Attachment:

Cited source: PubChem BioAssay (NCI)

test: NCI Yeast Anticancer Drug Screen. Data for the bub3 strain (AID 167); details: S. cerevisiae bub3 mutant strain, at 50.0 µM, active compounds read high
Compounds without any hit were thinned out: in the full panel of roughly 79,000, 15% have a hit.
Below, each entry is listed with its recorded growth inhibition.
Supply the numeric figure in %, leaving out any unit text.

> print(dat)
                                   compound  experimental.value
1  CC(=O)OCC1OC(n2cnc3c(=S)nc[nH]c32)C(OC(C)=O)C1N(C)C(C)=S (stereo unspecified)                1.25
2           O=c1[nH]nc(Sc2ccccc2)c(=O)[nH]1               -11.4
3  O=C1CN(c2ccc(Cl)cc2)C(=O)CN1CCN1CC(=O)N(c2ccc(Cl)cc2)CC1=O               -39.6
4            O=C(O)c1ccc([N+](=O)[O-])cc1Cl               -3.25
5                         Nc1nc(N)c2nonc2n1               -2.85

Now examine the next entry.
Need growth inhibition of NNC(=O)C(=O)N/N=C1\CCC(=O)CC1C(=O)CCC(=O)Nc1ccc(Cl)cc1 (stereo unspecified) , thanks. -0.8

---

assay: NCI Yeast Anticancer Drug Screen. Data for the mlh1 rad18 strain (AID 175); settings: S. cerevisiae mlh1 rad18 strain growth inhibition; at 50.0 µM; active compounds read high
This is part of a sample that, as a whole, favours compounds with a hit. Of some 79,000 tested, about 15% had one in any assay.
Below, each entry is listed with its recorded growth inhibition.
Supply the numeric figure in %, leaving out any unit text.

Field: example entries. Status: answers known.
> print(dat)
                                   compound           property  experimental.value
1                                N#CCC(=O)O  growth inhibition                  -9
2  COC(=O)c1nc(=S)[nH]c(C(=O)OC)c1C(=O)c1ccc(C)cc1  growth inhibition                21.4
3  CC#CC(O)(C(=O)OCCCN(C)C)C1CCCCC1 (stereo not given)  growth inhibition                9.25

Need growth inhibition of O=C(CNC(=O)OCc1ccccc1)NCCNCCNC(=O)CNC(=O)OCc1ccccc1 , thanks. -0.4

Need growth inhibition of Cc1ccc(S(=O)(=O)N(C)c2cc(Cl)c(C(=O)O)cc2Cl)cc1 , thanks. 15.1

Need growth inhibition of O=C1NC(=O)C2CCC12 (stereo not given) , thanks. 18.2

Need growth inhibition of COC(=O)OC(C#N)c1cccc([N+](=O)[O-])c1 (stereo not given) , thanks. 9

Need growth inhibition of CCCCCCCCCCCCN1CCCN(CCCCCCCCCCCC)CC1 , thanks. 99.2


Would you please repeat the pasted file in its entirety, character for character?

Cited source: PubChem BioAssay (NCI)

test: NCI Yeast Anticancer Drug Screen. Data for the bub3 strain (AID 167); details: S. cerevisiae bub3 mutant strain, at 50.0 µM, active compounds read high
Compounds without any hit were thinned out: in the full panel of roughly 79,000, 15% have a hit.
Below, each entry is listed with its recorded growth inhibition.
Supply the numeric figure in %, leaving out any unit text.

> print(dat)
                                   compound  experimental.value
1  CC(=O)OCC1OC(n2cnc3c(=S)nc[nH]c32)C(OC(C)=O)C1N(C)C(C)=S (stereo unspecified)                1.25
2           O=c1[nH]nc(Sc2ccccc2)c(=O)[nH]1               -11.4
3  O=C1CN(c2ccc(Cl)cc2)C(=O)CN1CCN1CC(=O)N(c2ccc(Cl)cc2)CC1=O               -39.6
4            O=C(O)c1ccc([N+](=O)[O-])cc1Cl               -3.25
5                         Nc1nc(N)c2nonc2n1               -2.85

Now examine the next entry.
Need growth inhibition of NNC(=O)C(=O)N/N=C1\CCC(=O)CC1C(=O)CCC(=O)Nc1ccc(Cl)cc1 (stereo unspecified) , thanks. -0.8

---

assay: NCI Yeast Anticancer Drug Screen. Data for the mlh1 rad18 strain (AID 175); settings: S. cerevisiae mlh1 rad18 strain growth inhibition; at 50.0 µM; active compounds read high
This is part of a sample that, as a whole, favours compounds with a hit. Of some 79,000 tested, about 15% had one in any assay.
Below, each entry is listed with its recorded growth inhibition.
Supply the numeric figure in %, leaving out any unit text.

Field: example entries. Status: answers known.
> print(dat)
                                   compound           property  experimental.value
1                                N#CCC(=O)O  growth inhibition                  -9
2  COC(=O)c1nc(=S)[nH]c(C(=O)OC)c1C(=O)c1ccc(C)cc1  growth inhibition                21.4
3  CC#CC(O)(C(=O)OCCCN(C)C)C1CCCCC1 (stereo not given)  growth inhibition                9.25

Need growth inhibition of O=C(CNC(=O)OCc1ccccc1)NCCNCCNC(=O)CNC(=O)OCc1ccccc1 , thanks. -0.4

Need growth inhibition of Cc1ccc(S(=O)(=O)N(C)c2cc(Cl)c(C(=O)O)cc2Cl)cc1 , thanks. 15.1

Need growth inhibition of O=C1NC(=O)C2CCC12 (stereo not given) , thanks. 18.2

Need growth inhibition of COC(=O)OC(C#N)c1cccc([N+](=O)[O-])c1 (stereo not given) , thanks. 9

Need growth inhibition of CCCCCCCCCCCCN1CCCN(CCCCCCCCCCCC)CC1 , thanks. 99.2